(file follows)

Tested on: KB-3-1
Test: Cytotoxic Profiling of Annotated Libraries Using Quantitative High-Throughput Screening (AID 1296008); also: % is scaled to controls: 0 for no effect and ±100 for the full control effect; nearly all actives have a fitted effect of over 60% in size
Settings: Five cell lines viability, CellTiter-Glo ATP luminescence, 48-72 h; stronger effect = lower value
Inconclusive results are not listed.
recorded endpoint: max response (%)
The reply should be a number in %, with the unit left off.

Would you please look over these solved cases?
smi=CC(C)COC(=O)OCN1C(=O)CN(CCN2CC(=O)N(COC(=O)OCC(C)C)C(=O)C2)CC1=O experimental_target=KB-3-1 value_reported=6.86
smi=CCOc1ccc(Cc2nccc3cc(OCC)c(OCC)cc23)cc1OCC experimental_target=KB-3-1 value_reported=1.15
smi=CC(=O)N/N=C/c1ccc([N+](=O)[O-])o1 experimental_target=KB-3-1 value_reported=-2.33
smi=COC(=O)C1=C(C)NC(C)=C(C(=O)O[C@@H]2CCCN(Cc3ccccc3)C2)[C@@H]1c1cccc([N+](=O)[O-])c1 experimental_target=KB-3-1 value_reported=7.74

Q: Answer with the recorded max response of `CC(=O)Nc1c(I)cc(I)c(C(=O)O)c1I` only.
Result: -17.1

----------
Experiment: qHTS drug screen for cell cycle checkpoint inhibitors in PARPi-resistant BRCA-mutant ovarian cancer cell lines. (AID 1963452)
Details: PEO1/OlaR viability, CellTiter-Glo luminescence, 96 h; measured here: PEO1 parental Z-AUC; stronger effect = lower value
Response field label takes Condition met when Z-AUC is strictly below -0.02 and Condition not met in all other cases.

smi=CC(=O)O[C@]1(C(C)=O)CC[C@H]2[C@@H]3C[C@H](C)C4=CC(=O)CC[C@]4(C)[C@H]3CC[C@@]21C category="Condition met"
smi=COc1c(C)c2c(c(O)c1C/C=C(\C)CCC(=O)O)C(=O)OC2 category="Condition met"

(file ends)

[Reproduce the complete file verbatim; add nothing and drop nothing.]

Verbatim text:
Tested on: KB-3-1
Test: Cytotoxic Profiling of Annotated Libraries Using Quantitative High-Throughput Screening (AID 1296008); also: % is scaled to controls: 0 for no effect and ±100 for the full control effect; nearly all actives have a fitted effect of over 60% in size
Settings: Five cell lines viability, CellTiter-Glo ATP luminescence, 48-72 h; stronger effect = lower value
Inconclusive results are not listed.
recorded endpoint: max response (%)
The reply should be a number in %, with the unit left off.

Would you please look over these solved cases?
smi=CC(C)COC(=O)OCN1C(=O)CN(CCN2CC(=O)N(COC(=O)OCC(C)C)C(=O)C2)CC1=O experimental_target=KB-3-1 value_reported=6.86
smi=CCOc1ccc(Cc2nccc3cc(OCC)c(OCC)cc23)cc1OCC experimental_target=KB-3-1 value_reported=1.15
smi=CC(=O)N/N=C/c1ccc([N+](=O)[O-])o1 experimental_target=KB-3-1 value_reported=-2.33
smi=COC(=O)C1=C(C)NC(C)=C(C(=O)O[C@@H]2CCCN(Cc3ccccc3)C2)[C@@H]1c1cccc([N+](=O)[O-])c1 experimental_target=KB-3-1 value_reported=7.74

Q: Answer with the recorded max response of `CC(=O)Nc1c(I)cc(I)c(C(=O)O)c1I` only.
Result: -17.1

----------
Experiment: qHTS drug screen for cell cycle checkpoint inhibitors in PARPi-resistant BRCA-mutant ovarian cancer cell lines. (AID 1963452)
Details: PEO1/OlaR viability, CellTiter-Glo luminescence, 96 h; measured here: PEO1 parental Z-AUC; stronger effect = lower value
Response field label takes Condition met when Z-AUC is strictly below -0.02 and Condition not met in all other cases.

smi=CC(=O)O[C@]1(C(C)=O)CC[C@H]2[C@@H]3C[C@H](C)C4=CC(=O)CC[C@]4(C)[C@H]3CC[C@@]21C category="Condition met"
smi=COc1c(C)c2c(c(O)c1C/C=C(\C)CCC(=O)O)C(=O)OC2 category="Condition met"